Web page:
For an alternate viewpoint, see “Counterpoint: 2023 Won’t Mark a Union Revival, and That’s Good News.”
Picket lines captured headlines in 2023 like no year in recent memory.
In October, U.S. companies lost more workdays to strikes than in any month during the last 40 years. More than half a million American workers left the job this year — and many wound up winning significant concessions.
Big Three auto workers, Hollywood writers and actors, Las Vegas and Los Angeles hotel staff, and Kaiser Permanente healthcare workers will enter the new year with greater economic security, thanks to bargaining table wins. For UPS drivers, the mere threat of a Teamsters strike was enough to secure historic wage hikes and safety protections.
Many New Year’s toasts will celebrate these achievements, and for good reason. Corporate CEOs have gorged on ever more massive paychecks for decades while leaving their workers with crumbs.
But the strikers of 2023 are part of the tiny unionized share of the private sector labor force — which fell to a record low of 6 percent in 2022. If the labor movement can’t make greater inroads in challenging organizing environments, corporations will always have enormous power to pit union and non-union workers against each other in a race to the bottom in wages and benefits.
This point is not lost on unions that scored two of the most significant victories in 2023: the UAW and the Teamsters.
After the UPS win, the Teamsters doubled down on Amazon, picketing outside 25 of the union-busting behemoth’s warehouses. A key demand: a fair contract for unionized drivers for one California-based Amazon delivery service.
UAW leaders — after securing a 25 percent pay hike for their GM, Ford and Stellantis members — sent a message to unorganized auto workers at other companies, urging them to join the union bandwagon.
Top executives at Nissan, Toyota, Honda and Hyundai were also listening. In an apparent attempt to fend off organizing drives, they immediately raised wages for their non-unionized U.S. employees.
These four firms have been part of an investment boom in southern states notorious for anti-union laws and politicians. Expanding worker power in this tough territory will be crucial for the labor movement’s future. In 2023, unions proved it can be done, winning elections at a Blue Bird bus factory in Georgia and AT&T Mobility hubs in Alabama.
The past year also saw union progress in another tough territory: tech. This December, Microsoft signed an agreement to remain neutral in organizing drives among their U.S.-based workers. This will make it easier for 100,000 Microsoft workers to unionize, with potential ripple effects across the industry.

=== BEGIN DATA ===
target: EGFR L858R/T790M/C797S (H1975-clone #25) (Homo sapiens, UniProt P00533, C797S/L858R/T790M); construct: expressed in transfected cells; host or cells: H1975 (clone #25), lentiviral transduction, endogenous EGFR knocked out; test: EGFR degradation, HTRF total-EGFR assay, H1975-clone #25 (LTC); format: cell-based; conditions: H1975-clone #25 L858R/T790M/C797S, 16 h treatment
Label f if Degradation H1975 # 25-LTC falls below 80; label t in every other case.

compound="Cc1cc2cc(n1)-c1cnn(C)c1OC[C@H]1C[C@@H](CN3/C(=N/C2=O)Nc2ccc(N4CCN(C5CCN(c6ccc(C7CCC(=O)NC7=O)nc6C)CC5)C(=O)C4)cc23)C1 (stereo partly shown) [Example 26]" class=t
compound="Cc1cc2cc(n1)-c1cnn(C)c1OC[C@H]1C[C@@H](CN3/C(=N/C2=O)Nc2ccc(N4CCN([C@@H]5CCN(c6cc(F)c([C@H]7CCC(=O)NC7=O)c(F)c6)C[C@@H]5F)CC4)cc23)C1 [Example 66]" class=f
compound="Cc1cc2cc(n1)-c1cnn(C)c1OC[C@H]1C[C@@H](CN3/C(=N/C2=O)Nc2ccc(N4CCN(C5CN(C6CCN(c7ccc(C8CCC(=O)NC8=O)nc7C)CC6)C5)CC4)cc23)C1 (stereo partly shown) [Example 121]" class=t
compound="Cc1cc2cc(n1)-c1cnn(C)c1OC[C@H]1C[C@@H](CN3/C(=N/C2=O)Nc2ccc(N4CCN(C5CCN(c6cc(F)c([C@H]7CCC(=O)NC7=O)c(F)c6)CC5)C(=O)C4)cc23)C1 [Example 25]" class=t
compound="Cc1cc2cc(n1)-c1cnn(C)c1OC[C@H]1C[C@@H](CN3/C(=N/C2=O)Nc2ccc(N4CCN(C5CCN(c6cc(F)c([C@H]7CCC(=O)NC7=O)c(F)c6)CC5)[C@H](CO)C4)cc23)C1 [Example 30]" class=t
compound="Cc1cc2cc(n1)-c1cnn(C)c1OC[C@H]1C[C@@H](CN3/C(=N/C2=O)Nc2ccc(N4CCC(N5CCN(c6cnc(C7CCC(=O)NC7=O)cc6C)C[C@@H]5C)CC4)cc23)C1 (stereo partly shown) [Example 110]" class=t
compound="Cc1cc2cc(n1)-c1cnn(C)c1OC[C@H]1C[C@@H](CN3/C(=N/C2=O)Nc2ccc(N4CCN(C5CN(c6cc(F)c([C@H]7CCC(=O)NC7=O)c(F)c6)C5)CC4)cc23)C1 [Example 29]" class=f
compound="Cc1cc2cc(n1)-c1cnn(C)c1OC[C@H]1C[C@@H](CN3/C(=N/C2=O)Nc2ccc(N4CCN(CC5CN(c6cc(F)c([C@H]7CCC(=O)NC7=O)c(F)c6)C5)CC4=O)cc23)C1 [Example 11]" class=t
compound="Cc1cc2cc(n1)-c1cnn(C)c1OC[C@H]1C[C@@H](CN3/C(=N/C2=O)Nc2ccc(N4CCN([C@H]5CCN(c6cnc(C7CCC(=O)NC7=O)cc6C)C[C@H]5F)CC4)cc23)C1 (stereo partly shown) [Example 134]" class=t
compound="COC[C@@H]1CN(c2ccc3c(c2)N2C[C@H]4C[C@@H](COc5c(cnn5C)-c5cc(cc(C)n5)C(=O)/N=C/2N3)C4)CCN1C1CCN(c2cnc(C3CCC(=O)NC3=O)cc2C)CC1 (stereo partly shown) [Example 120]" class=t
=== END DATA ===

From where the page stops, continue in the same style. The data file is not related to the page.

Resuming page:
These encouraging signs aside, labor laws still stack the deck in favor of bosses. Just look at the fact that Starbucks and Amazon have been able to get away with refusing to negotiate with workers who voted to unionize well more than a year ago.
Efforts in Congress to strengthen union rights are dead for now, with only two Republicans endorsing the Democrats’ Protecting the Right to Organize Act. On the other hand, President Biden is supporting unions in several ways — and could do more.
In September, Biden became the first American president to join a union picket line. Beyond showing moral support, the White House is using the power of the public purse to boost worker power.
Federal construction contractors now must negotiate project-specific collective bargaining agreements with workers. Biden should require the same of all corporations that get taxpayer-funded contracts and subsidies.
The White House should also demand that all corporations receiving public funds commit to union neutrality and have reasonable gaps between CEO and worker pay. This could make a huge difference since federal contractors employ 25 percent of U.S. workers — and they include Amazon and other corporations known for union-busting and overpaid CEOs.
We might dub this the “year of the strike.” But let’s hope we’ll someday look back at 2023 as more than that — as the year a re-energized movement began reversing its downward slide so that all American workers can get a fair reward for their labor.